DSWD care facilities enable PWDs towards self-sufficiency

The Department of Social Welfare and Development (DSWD) continues to pursue its mandate to protect and promote the welfare of all Filipinos, including persons with disabilities (PWDs) by empowering them to become more productive members of society.

Among the DSWD facilities that push this drive are the Rehabilitation Sheltered Workshop (RSW) and National Vocational Rehabilitation Center (NVRC), both located in the National Capital Region (NCR).

Annalyn Bautista Luyao, a 45-year-old resident of Quezon City, is among those who have benefited from the services and interventions provided by the DSWD’s Centers and Residential Care Facilities, intended for persons with disabilities, such as the NVRC and RSW.

“It really pays to have centers for persons with disabilities that hone our talents,” she said in Filipino news release on Tuesday. Having a

deformed leg after suffering from polio in childhood, Annalyn’s narrative proves that the DSWD has become a lifeline for persons with disabilities, especially with the struggles and challenges they face on a daily basis.

Enhancing skills with no limitations

While listening to a radio program during siesta time, Annalyn learned about the centers for PWDs that are being run by the DSWD, offering skills training. After hearing about this good news, she inquired at the NVRC located at J.P Burgos St., Project 4, Quezon City.

Annalyn, then, got officially enrolled in a Fashion Technology course at the NVRC in 2006. She underwent one year of training to learn tailoring and dressmaking, and enhance her skills in socialization and work ethics.

The NVRC, as a learning environment for persons with disabilities and other vulnerable groups, aims to help its enrolled trainees achieve the best possible adjustment to their disabilities and work toward social reintegration. It also aims to develop the independent skills and positive attitude of the trainees.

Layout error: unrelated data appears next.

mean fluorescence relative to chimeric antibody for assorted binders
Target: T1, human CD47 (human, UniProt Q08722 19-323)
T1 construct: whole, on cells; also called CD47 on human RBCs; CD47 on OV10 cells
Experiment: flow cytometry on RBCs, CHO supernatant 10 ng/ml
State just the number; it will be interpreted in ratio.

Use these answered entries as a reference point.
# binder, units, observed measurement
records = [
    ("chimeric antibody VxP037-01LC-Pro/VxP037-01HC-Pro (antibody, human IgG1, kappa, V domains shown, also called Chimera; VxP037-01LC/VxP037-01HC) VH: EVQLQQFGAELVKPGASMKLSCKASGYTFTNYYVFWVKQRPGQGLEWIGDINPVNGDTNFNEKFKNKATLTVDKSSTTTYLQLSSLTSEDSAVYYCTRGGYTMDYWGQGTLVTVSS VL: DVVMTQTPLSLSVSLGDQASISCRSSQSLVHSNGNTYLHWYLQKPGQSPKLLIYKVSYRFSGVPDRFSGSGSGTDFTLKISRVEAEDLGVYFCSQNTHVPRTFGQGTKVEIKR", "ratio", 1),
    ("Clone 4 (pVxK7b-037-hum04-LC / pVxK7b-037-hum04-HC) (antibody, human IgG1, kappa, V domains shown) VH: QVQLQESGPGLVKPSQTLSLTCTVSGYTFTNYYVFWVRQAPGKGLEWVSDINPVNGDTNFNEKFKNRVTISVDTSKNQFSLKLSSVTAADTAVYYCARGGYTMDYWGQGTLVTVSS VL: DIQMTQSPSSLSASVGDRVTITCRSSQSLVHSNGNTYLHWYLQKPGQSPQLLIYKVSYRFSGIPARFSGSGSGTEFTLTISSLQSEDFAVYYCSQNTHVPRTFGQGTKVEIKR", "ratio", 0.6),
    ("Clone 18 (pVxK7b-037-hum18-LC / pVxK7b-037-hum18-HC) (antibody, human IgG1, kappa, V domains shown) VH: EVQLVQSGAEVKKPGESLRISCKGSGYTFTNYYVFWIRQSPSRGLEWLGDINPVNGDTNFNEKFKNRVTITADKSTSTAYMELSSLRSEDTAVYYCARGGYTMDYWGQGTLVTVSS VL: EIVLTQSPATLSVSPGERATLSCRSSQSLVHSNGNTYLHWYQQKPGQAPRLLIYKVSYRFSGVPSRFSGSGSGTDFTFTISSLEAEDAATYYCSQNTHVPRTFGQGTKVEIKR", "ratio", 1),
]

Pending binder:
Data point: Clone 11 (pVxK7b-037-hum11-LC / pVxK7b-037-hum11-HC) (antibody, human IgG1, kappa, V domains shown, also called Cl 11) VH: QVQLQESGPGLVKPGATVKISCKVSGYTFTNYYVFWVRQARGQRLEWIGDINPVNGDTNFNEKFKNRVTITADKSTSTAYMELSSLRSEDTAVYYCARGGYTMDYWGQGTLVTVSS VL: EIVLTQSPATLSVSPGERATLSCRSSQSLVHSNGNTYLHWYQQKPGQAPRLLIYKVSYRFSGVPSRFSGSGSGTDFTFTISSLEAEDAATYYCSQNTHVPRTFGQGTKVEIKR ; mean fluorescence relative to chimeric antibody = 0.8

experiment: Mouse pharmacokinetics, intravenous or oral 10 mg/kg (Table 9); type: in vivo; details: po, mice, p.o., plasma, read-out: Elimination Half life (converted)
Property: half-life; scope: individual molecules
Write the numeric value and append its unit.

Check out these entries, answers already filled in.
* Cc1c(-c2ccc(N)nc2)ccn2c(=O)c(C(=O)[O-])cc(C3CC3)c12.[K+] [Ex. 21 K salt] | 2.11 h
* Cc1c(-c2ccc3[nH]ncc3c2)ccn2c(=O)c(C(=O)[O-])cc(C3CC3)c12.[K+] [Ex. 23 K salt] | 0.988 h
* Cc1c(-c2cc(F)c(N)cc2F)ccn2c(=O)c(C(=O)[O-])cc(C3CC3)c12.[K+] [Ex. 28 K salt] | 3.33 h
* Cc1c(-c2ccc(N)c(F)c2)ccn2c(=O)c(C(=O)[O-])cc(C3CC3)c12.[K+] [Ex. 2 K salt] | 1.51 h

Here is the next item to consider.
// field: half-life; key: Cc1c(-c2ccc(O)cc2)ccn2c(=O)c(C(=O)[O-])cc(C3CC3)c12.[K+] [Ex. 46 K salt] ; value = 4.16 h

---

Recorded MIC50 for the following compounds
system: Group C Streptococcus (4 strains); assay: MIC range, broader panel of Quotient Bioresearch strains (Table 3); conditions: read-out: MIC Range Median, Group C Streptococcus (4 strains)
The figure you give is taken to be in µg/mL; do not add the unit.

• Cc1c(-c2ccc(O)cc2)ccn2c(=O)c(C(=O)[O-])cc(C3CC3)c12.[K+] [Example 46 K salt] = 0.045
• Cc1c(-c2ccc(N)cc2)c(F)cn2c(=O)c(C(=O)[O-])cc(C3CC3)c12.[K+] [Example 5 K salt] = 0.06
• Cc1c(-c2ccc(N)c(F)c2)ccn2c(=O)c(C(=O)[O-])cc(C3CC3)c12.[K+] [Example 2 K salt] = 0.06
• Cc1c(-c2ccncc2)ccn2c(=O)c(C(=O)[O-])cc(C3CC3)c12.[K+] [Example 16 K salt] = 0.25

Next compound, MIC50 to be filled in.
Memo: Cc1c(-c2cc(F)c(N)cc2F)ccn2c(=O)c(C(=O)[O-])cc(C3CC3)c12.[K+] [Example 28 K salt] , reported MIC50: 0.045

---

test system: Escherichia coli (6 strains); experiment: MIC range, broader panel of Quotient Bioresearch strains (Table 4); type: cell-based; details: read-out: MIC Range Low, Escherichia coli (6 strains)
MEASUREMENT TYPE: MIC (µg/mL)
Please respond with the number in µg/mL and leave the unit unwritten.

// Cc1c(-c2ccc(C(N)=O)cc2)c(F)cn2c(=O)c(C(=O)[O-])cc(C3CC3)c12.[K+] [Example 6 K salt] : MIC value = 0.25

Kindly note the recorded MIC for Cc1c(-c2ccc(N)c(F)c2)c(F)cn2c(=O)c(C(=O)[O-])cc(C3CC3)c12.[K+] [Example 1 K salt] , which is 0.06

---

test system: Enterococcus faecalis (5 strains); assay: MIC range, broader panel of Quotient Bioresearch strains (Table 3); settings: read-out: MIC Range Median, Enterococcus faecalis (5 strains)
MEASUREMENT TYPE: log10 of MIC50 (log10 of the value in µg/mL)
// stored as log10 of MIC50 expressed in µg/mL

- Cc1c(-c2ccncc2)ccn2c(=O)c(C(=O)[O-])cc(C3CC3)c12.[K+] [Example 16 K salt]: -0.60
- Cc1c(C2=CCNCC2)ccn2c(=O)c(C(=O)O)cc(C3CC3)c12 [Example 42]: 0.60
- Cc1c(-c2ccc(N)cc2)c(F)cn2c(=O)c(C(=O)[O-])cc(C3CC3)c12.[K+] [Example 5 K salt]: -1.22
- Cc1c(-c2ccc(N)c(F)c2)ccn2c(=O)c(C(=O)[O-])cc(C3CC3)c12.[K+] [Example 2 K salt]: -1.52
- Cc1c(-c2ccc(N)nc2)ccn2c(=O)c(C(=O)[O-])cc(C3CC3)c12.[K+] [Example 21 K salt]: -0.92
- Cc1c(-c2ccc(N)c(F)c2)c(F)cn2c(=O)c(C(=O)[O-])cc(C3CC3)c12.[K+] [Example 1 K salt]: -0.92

After careful evaluation by the trainers and social workers at the center, Annalyn was enrolled in the course of her choice that also best suited her talents. She was also trained through a series of in-person classes and homeschooling, helped with her on-the-job training, and got assisted with job placement.

After her graduation, she went to the hometown of her husband in Leyte. There, she was able to use her training to find an employer. Annalyn was then able to work in a local dress shop, as a “mananahi” or seamstress. “If not for NVRC, I will not be able to learn dressmaking,” she said.

Aside from Fashion Technology, which Analyn took, the NVRC also offers courses, such as computer software, electronic servicing, hotel and restaurant services, housekeeping and janitorial services, massage therapy, and beauty services.

About 170 individuals are currently enrolled in the different courses offered by the NVRC. Last year, more than 140 beneficiaries have already graduated.

Inclusive and sustainable employment

When Samar and Leyte were devastated by Typhoon Yolanda in 2013, Annalyn, together with her husband and two children, went back to Manila with hopes of recovering from the disastrous effects and start a new life in the city. She, however, experienced difficulties in applying for a tailoring job due to her condition.

Later, Annalyn applied at the RSW, where she also had her internship for her fashion technology course during her training at the NVRC. Since 2017, she has been employed at the RSW, practicing her expertise in tailoring and dressmaking.

For her, the opportunity of sheltered employment, given by the RSW, is beneficial and helpful for someone like her, who has a disability. Analyn is grateful to work in an environment where discrimination has no space and where she and her workmates are given equal livelihood opportunities.

In RSW, sheltered employment provides productive work and income-generating activities for its project workers, including Annalyn. It is a business-work-oriented facility of the DSWD that offers employment opportunities for persons with disabilities so they will become gainfully engaged in productive work, hence contributing to the community.

Other projects in the facility include the production of wood and metal products, garments, and silk screens. To date, 105 project workers in RSW are provided with livelihood opportunities.

Annalyn’s story proves that the DSWD, through its centers and facilities, empowers persons with disabilities to become contributing members of society, and economically sufficient by providing equal opportunities for all, regardless of status, and condition. (With Zaldy de Layola / PNA)